I don’t care how many headlines there are that speculate otherwise: McDonald’s will never be Starbucks, Taco Bell will never be Chipotle, and stores like Safeway and Wal-Mart will never be Whole Foods.

Those other concepts can try to copy, but they lack the focus, commitment, and authenticity to pull it off. Consumers may not be able to quite put it into words, but as a group they can spot a fake.

McDonald’s is the best-run large-scale fast food company I’ve seen. I marvel at its efficiency and relative consistency around the world. But that distinctive McDonald’s smell and the statues of Ronald McDonald just don’t evoke the same upscale, relaxing coffee shop feel a Starbucks does. McDonald’s will never be that “third place” for most of Starbucks’ targeted audience.

While Taco Bell is associated with post-midnight “fourth meal” runs by frat brothers and jokes about the quality of its meat, Chipotle has a clean, higher-end feel and is all-in on “food with integrity.” Taco Bell’s Cantina Bell menu loses a lot of allure to typical Chipotle devotees when you can get gorditas, chalupas, and Doritos Locos Tacos at the same drive-through window.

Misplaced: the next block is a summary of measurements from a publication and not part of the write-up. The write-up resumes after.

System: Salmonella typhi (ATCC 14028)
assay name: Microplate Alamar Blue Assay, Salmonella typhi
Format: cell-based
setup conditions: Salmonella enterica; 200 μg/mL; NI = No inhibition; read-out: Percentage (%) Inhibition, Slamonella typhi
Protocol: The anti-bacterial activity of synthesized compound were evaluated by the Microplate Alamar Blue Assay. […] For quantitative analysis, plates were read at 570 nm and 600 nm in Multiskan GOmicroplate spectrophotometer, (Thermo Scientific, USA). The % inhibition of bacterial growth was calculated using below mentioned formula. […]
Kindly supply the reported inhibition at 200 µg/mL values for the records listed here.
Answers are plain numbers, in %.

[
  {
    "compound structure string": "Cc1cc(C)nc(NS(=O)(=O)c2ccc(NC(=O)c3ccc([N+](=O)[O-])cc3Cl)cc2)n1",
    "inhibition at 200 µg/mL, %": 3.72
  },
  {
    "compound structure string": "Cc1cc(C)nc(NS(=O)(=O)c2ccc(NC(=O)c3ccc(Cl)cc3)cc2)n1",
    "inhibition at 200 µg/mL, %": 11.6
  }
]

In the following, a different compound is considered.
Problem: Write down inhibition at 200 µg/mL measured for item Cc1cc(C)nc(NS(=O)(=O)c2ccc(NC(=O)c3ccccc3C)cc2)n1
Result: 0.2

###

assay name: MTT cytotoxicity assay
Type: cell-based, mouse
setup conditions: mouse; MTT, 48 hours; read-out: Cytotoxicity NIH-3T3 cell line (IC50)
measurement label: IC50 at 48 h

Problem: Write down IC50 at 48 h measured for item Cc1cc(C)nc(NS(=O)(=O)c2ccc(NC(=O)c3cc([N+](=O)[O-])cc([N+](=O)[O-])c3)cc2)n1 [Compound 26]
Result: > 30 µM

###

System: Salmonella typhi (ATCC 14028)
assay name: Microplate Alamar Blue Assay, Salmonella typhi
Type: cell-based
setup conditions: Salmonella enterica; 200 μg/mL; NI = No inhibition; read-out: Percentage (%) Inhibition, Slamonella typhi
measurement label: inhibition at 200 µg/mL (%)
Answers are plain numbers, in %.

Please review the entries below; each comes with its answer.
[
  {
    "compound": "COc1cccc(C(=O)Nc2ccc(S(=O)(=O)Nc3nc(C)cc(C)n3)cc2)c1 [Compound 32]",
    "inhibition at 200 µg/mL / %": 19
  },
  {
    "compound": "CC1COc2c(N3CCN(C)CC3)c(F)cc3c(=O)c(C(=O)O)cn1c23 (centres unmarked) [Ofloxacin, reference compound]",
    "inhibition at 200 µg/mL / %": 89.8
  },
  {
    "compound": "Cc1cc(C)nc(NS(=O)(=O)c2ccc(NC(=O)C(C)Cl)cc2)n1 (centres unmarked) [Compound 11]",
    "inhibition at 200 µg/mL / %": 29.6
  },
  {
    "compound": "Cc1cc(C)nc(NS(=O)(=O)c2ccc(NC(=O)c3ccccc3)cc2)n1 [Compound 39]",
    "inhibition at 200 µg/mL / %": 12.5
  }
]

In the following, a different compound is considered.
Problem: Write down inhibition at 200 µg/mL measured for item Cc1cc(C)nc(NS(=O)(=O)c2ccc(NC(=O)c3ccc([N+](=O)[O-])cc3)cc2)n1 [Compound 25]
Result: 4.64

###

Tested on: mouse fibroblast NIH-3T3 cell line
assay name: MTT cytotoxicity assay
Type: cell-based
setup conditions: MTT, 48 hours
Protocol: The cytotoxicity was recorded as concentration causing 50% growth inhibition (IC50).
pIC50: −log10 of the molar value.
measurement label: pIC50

It’s the same way with Whole Foods. Traditional grocers and one-stop shops are adding organic food sections and offerings, but Whole Foods is all-in on organic. The company and its employees actually seem to care about organics — rather than simply caring about losing market share to organics. The store experience (which we’ll get more into soon) is vastly different at a Whole Foods versus a regular grocer, a Target, and certainly a Wal-Mart.

As for the clones that are popping up, even if they are adept at copying Whole Foods’ playbook (very hard to do … no one’s yet successfully stolen Starbucks’ or Chipotle’s), they’re playing well behind a first mover. If you combined the annual sales of SproutsThe Fresh Market, and Natural Grocers, they’d equal about a third of Whole Foods’ $13.6 billion in sales.